Per E Samuelson and Thomas Olsson write to SvD.
That a prosecutor can continue a preliminary investigation for four years and not question the suspect violates the demand for expediency. This is a strong reason to rescind the warrant against Julian Assange, write his lawyers.
Our client Julian Assange has been arrested in his absence for almost four years. He's spent the past two years at the Ecuador embassy in London, protected by political asylum. The London police guard the building day and night, but they can't enter the building. We have, time and again, demanded that the prosecutor [Marianne Ny] travel to London to question Assange. She refuses.
We've asked the Stockholm district court to rescind the warrant to break the deadlock. That would force the prosecutor to think differently. The matter will be dealt with in court 16 July.
@greekemmy took this photo only hours ago on the coast of Cornwall. She wished to convey the fact that WikiLeaks is truly everywhere: that no conspirator can be safe if people have the courage to 'blow the whistle' and stand up to abusive power.
Sweden will soon hold the Stockholm Internet Forum to discuss global development and global surveillance. The forum will open on 26 May and will be held in the famed Stadshuset, site of the annual Nobel banquet. The motto of the conference will be 'Internet Freedom for Global Development'.
What: Solidarity Vigil in Support of Julian Assange and WikiLeaks
When: Thursday 19 June 2014 6-8pm
Where: Ecuadorian Embassy in London, No 3 Hans Crescent, Knightsbridge
WikiLeaks investigation editor Sarah Harrison has coordinated the publication of millions of documents. She also saved Edward Snowden's life. She is currently not returning to the UK for reasons revealed in this interview with Alexa O'Brien at re:publica 14.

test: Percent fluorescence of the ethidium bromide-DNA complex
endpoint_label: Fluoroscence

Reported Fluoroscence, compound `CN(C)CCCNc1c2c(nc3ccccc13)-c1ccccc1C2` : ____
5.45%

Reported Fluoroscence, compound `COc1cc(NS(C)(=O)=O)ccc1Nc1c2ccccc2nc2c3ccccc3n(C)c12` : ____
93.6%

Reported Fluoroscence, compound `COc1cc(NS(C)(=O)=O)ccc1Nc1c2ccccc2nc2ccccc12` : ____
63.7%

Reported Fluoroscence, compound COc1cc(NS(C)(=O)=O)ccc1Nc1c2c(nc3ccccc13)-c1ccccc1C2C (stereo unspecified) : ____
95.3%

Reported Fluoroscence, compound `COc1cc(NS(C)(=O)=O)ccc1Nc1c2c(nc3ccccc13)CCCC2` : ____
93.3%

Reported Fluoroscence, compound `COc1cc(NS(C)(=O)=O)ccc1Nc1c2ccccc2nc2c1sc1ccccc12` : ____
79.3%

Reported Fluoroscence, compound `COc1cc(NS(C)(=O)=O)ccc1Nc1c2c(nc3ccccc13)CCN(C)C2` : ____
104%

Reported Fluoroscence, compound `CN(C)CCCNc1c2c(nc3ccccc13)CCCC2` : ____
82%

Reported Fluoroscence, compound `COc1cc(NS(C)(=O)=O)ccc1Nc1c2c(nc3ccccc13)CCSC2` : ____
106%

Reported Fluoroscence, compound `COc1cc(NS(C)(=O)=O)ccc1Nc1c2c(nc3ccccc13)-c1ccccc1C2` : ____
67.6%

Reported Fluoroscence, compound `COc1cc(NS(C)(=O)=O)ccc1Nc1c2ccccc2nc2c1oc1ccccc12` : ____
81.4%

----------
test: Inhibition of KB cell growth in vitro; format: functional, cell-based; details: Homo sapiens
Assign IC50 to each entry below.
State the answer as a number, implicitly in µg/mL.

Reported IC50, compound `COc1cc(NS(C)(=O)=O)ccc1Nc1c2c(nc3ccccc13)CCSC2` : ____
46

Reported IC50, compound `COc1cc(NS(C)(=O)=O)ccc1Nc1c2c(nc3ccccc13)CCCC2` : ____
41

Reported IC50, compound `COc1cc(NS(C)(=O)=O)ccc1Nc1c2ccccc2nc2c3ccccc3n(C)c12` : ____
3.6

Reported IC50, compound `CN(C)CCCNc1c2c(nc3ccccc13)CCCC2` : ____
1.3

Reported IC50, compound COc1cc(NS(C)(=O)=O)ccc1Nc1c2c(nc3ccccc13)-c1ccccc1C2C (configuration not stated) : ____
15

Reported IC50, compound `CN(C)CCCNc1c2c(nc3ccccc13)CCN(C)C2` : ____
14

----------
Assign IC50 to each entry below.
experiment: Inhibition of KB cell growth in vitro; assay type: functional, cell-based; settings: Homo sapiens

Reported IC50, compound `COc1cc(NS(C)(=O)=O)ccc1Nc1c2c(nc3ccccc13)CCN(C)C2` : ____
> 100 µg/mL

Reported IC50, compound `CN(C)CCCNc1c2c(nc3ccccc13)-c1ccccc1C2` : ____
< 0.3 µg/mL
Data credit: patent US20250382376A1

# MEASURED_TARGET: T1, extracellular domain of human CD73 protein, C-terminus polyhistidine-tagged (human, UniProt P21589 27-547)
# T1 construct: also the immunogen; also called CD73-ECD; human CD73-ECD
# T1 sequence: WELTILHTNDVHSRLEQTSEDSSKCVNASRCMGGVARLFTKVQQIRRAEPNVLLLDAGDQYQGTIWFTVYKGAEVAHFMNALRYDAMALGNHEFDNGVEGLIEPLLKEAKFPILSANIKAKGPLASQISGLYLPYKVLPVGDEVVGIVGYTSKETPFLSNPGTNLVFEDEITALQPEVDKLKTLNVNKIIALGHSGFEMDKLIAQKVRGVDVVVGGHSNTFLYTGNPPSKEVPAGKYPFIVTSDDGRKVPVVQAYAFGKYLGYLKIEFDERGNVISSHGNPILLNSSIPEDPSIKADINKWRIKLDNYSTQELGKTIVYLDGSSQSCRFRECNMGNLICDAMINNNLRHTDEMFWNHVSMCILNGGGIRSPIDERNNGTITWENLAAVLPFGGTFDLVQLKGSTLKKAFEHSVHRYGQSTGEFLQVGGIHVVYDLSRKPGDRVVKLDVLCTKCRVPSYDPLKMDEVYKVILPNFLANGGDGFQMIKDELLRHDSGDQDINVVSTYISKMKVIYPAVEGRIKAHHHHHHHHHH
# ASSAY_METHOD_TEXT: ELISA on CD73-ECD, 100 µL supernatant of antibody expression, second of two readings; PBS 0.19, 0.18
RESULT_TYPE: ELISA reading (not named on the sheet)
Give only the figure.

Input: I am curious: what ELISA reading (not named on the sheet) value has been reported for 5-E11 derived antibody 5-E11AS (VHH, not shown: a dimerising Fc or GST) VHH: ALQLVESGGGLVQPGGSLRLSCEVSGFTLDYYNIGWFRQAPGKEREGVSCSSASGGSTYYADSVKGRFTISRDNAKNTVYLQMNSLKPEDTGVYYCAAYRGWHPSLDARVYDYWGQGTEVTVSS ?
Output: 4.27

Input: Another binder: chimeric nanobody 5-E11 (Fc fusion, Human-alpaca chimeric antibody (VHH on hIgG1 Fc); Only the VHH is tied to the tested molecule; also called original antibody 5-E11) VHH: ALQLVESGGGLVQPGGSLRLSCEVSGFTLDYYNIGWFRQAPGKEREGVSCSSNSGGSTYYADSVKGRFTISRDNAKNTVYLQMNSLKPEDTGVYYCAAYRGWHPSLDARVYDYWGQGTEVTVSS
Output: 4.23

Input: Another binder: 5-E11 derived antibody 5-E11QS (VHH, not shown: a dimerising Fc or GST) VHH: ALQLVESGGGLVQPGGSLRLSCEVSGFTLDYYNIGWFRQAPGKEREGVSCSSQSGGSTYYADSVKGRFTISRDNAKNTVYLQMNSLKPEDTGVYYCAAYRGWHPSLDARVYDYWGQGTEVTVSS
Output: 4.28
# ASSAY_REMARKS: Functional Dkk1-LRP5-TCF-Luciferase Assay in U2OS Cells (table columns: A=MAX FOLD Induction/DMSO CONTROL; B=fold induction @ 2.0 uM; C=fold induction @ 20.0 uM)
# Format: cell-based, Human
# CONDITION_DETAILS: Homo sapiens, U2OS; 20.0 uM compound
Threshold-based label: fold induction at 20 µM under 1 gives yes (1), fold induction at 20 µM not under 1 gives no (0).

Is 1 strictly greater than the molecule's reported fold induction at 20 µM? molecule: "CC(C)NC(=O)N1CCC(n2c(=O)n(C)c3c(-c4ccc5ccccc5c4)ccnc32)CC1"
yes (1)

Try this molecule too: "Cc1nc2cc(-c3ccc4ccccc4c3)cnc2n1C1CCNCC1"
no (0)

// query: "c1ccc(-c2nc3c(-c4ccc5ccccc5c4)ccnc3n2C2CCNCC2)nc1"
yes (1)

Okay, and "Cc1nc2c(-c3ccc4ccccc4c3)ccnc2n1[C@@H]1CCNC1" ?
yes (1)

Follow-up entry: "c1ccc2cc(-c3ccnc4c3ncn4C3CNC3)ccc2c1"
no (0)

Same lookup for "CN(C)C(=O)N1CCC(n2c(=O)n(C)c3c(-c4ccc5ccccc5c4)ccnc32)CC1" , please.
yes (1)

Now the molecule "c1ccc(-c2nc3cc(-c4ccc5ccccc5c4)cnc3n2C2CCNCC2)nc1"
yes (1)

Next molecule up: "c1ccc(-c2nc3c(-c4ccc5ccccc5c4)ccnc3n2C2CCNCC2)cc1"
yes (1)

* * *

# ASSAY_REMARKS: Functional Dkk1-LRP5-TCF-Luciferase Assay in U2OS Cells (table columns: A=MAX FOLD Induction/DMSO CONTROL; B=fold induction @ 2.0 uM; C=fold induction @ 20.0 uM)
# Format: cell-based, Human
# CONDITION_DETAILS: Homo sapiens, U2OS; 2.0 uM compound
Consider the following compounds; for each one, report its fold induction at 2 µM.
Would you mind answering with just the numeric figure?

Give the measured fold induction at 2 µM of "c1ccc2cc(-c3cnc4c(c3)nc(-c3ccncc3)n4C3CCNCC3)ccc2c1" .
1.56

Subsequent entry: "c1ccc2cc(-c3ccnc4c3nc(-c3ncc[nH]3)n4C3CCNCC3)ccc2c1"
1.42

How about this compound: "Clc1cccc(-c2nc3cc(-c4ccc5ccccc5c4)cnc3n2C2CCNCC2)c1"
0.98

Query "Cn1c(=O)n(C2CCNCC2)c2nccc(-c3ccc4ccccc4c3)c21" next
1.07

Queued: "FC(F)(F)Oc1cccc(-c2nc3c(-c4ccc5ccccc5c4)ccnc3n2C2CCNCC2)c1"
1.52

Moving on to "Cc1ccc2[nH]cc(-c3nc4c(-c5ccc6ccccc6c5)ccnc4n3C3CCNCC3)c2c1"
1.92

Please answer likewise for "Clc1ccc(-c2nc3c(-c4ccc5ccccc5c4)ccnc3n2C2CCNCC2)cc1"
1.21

Originally published at Mother Jones 30 April 2014.
A year ago there was no way I could have imagined being here, being honored in this room. When I began this, I never expected to receive the level of support that I did from the public. Having seen what happened to the people that came before, specifically Thomas Drake, it was an intimidating thing. I'd realized that the highest likelihood, the most likely outcome of returning this information to public hands would be that I would spend the rest of my life in prison. I did it because I thought it was the right thing to do.
I'm disappointed and I must apologise for being unable to attend in person, but unfortunately I've discovered that I'm barred from entering the United Kingdom on the grounds that my presence is considered detrimental to the public good.
Friday 28 March. The Ecuadorean Embassy in London. Behind him: a green screen, in front of which he films for Skype and the social networks. Threatened by the United States, the founder of WikiLeaks has been confined for two years to a room at the Ecuadorean Embassy in London. He was visited by Eva Joly who is working on breaking the deadlock.
Russian president Vladimir Putin's annual live Q&A marathon today had a surprise guest: Edward Snowden.
Snowden, piped in via videolink, asked Putin point blank if Russia had any mass surveillance system comparable to that of the NSA.
See the clip below to hear Putin's answer.
Late on Wednesday evening 15 August 2012, the Metropolitan police surrounded the Ecuadorean Embassy in London. This followed the publication by the Ecuadorean government of the aide memoir from William Hague, the British Foreign Secretary, on how the diplomatic status of their London embassy could be revoked.